Here's what happens if Tom Brady takes his Deflategate suspension to court

Tom Brady continues to wait for NFL commissioner Roger Goodell’s decision on his appeal of the four game suspension he received for his role in Deflategate.

As he waits, NFLPA sources told ESPN legal analyst Ryan Smith Brady is committed to taking his case to federal court if Goodell doesn’t completely vacate his four game suspension.

If Brady does, in fact, take his case to federal court, Smith said on the ESPN Radio show “Mike & Mike” he believes the four-time Super Bowl champion has a “50-50 chance” to get his suspension completely overturned.

“I think his arguments are strong enough to say ‘Where’s the precedent in all this? What is the standard we’re using to punish him?'” Smith said. “Those are the kinds of things the courts will look at and say, ‘Hey wait — this decision seems fundamentally unfair and we’ve got to overturn it.’ So if I was a betting man, I think he wins in federal court. I think he wins whatever case he brings.”

Brady received a four game suspension as a result of what the NFL described as, “conduct detrimental to the integrity of the NFL.” NFL investigator Ted Wells detailed in a massive 243 page report that two Patriots employees purposely deflated footballs significantly below the NFL minimum PSI level of 12.5, and that Brady was “generally aware” of the misconduct. Deflated footballs tend to give quarterbacks a better grip, and are easier to throw.

Smith described the term “generally aware” as laughable, and said that Wells not taking a hard stance in his report could come back to seriously hurt the NFL if Brady takes his case to federal court:

“They say he was ‘generally aware’ in the Wells report about this particular scheme to deflate these footballs. What does that even mean? Am I ‘generally aware’ that I’m on air with you right now? You know, so that has to be resolved. Yeah, I think I am, but I can’t be sure. See, that’s the kind of stuff they’re going to try to play out in court and say ‘Guys, this doesn’t make any sense’.”

A source within the NFLPA spoke with The Washington Post’s Adam Kilgore and confirmed the “generally aware” phrase is just one of five main points they plan on basing Brady’s potential argument on:

  1. Wells claimed that Brady was at least “generally aware” of the misconduct. The NFLPA would argue being “generally aware” of something has no legal grounds. Either Wells found clear evidence that Brady committed some sort of wrong doing or he didn’t.
  2. The NFL policy for handling footballs, among other team equipment, is in a club manual which pertains to team employees — not players. They will argue Brady was suspended on a rule which doesn’t even apply to him.
  3. Even if the club rules did apply to him, the NFLPA will argue there was no such precedence for a four game suspension. Under the agreed upon collective bargaining agreement, players have a right to know the specific consequences for the specific violations of league rules.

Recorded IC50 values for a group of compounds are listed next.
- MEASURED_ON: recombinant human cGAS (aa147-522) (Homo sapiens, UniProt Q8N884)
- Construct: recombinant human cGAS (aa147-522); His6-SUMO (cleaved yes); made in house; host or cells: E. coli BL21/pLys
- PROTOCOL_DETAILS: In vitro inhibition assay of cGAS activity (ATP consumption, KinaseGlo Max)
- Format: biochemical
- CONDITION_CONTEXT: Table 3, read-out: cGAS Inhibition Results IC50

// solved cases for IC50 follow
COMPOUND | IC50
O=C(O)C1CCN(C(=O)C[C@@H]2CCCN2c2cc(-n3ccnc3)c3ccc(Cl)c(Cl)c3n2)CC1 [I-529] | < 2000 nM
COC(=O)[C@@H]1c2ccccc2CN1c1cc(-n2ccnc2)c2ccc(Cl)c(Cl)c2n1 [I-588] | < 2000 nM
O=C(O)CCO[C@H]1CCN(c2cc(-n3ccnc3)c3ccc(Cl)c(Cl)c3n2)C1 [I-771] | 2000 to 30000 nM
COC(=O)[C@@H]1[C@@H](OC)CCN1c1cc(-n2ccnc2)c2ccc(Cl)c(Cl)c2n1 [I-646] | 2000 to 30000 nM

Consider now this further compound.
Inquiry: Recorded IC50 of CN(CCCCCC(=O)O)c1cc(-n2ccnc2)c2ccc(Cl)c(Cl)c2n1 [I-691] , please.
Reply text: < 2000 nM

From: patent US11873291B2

4. The NFLPA plans to cite a specific example to further prove Brady’s suspension is unwarranted based on the current rules. They plan to reference an incident which occurred last year when the NFL caught the Minnesota Vikings tampering with footballs by placing them in a dryer, a violation of the club manual. The Vikings punishment was reportedly just a letter from the NFL — no fine, loss of draft picks, or suspension.
  5. Lastly, the NFLPA would question Wells’ procedure for measuring the footballs, saying there was never a previous set standard to do so.

Even if Brady doesn’t have his suspension overturned, there is still a good chance he ends up starting Week 1 against the Pittsburgh Steelers. If Brady takes his case to federal court, he can file an injunction — which, in general terms, “freezes” the NFL’s four game suspension while the matter resolves itself in the legal system.

Kilgore believes that Brady has good chance to receive an injunction, if he wants one:

“Any appeal in federal court would include a request for an injunction to delay any suspension until a decision is reached. Essentially, Brady and the NFLPA would ask that the court to freeze the ban until the case ends. The bar to attain an injunction is low — lawyers would only need to show that Brady had been caused ‘irreparable harm’ by the NFL’s decision.”

The “freeze” would be lifted once the case is resolved in federal court, either Brady will have had his suspension overturned and he can continue to play, or the federal court rules the NFL’s discipline of brady was fair and his four game suspension is then immediately reinstated — meaning if the case drags on into the regular season, Brady could potentially be suspended for Weeks 14, 15, 16, and 17, rather than Weeks 1, 2, 3, and 4.

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